The victims will not have died in vain if the "identity-group grievance industry" suffers as a consequence of the London bombings. Free speech is as important during hostilities as during peace. Bitter things are being said on both sides. Of course there are ignorant non-Muslims blaming the entire Muslim community. So what? Such people hold all kinds of stupid opinions, but we don't take any notice of those. Why should we care about this particular one? On the other hand, on Sky News last night, I watched a Birmingham Muslim denounce Christian clergy for speaking about the London bombings when they had not spoken out about "the deaths of Muslims in Fallujah". How stupid was that?
That feelings run high is understandable. Such comments may be unfair, but it is far easier to argue with them if they are said openly. Repressing "incorrect" ideas merely strengthens them as they fester unexpressed (and unchallenged) in the breasts of their adherents. If 80 years of atheist Soviet repression could not stamp out Orthodox Christianity, I very much doubt if the government's new "anti-hate" legislation will eliminate negative views of Islam.
Of course no-one, Muslim or otherwise, is guilty until proven so. Of course no-one should hold any group collectively responsible for the actions of individuals within that group. But that applies to all groups, not just the favoured groups of the ruling Left. It was - to say the least - rather rude of the spokesmen for British Muslims that their first reaction to the London bombs was to warn about increased "islamophobia".
I don't think many Brits are islamophobic. Of course some are. In such difficult times, I confess to wondering myself - when the British immigration officer checking my passport is a veiled lady Muslim - whether she is really the best person to guard our borders from Muslim fanatics. I wonder how much she has really adapted to our society; in short where her true loyalties lie. Is that "islamophobic"? I don't know.
Islamophobic views will fade naturally as we are exposed to repeated positive experiences of Muslims. We are not going to hate our colleague at work or the nice man who serves us in the newsagents just because some moron who professes the same religion has done this horrible thing. That would be as crazy as blaming every Russian for Stalin's crimes. To suggest that we are so crazy is, frankly, offensive. Yet, as Steyn points out in the referenced article, that is what British ministers, policemen and Muslim leaders are doing.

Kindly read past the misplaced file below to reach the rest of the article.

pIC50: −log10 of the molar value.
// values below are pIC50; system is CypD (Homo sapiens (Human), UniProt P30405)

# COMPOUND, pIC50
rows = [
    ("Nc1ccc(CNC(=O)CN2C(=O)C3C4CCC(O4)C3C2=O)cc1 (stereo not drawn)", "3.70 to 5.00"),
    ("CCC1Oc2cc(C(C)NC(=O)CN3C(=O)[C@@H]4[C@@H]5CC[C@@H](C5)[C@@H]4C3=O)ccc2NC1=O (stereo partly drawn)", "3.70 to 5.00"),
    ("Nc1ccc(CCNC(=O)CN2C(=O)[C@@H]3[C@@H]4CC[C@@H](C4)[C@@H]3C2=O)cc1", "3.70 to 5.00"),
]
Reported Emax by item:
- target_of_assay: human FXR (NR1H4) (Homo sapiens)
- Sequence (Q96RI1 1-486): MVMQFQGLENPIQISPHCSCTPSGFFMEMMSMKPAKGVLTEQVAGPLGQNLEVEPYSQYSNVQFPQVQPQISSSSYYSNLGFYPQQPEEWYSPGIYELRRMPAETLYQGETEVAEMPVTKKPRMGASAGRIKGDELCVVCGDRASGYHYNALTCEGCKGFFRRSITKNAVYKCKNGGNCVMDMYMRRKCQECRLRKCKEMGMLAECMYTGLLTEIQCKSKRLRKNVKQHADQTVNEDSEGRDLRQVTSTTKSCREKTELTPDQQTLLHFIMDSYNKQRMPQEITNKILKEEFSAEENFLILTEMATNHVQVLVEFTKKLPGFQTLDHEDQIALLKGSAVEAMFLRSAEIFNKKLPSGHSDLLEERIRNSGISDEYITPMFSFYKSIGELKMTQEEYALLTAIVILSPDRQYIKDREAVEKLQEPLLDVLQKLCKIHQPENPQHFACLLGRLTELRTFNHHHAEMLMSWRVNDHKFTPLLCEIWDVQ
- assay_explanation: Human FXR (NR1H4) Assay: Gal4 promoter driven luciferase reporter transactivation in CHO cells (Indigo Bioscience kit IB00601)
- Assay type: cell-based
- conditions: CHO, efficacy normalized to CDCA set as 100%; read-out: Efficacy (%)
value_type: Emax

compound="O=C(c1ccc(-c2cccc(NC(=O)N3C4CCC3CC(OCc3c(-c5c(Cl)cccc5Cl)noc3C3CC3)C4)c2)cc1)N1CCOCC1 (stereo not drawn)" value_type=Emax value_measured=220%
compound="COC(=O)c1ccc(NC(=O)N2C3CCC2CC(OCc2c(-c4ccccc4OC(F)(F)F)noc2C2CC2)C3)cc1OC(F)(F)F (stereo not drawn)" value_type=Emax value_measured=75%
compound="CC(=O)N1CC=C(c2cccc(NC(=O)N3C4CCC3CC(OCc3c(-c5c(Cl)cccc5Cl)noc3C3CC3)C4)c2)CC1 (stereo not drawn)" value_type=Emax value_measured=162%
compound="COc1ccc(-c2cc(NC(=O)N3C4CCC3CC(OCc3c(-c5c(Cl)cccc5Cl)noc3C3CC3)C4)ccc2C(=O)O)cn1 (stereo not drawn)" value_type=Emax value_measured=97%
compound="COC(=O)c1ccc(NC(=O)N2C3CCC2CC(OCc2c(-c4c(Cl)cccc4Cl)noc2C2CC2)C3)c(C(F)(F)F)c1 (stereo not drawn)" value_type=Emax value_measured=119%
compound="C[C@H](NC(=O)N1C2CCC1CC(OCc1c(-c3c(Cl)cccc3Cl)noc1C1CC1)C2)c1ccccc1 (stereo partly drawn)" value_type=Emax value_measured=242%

There is an opportunity for Britain's Muslims now to show their true loyalties. Not only can they denounce the bombers, they can help catch them. If, as seems likely, the bombers live and work in Britain (why smuggle them across borders when there are thousands of nutcases at home?) someone, somewhere, has the information to convict them. I really hope that the people turn them in are Muslims. It would do more than any law could do to improve "community relations".
The Scots and Welsh may be obsessed by embittered ethnicity, but England has a proud history of tolerance. We have welcomed and absorbed so many immigrants that we have no ethnicity to defend. We are mongrels, identified not by our skin colour or religion but by a collection of ideas. Tolerance, justice and liberty are among the grander ones. Politeness, calmness under pressure and a sense of humour used to be among the smaller ones. I was proud to see them re-emerge in adversity as they did last Thursday.
Mark Steyn's comments may not be politically correct, but they are timely. Nothing is more likely to promote resentment against Muslim Britons than lying about them, or suppressing comments about them. It is - as Steyn says - "drivel" for a leading policeman to say "Islam and terrorism don't go together". There is no point lying about it. At this point in history, sadly, they do. It is for Muslims to show that they need not.
Telegraph | Opinion | Islam does incubate terrorism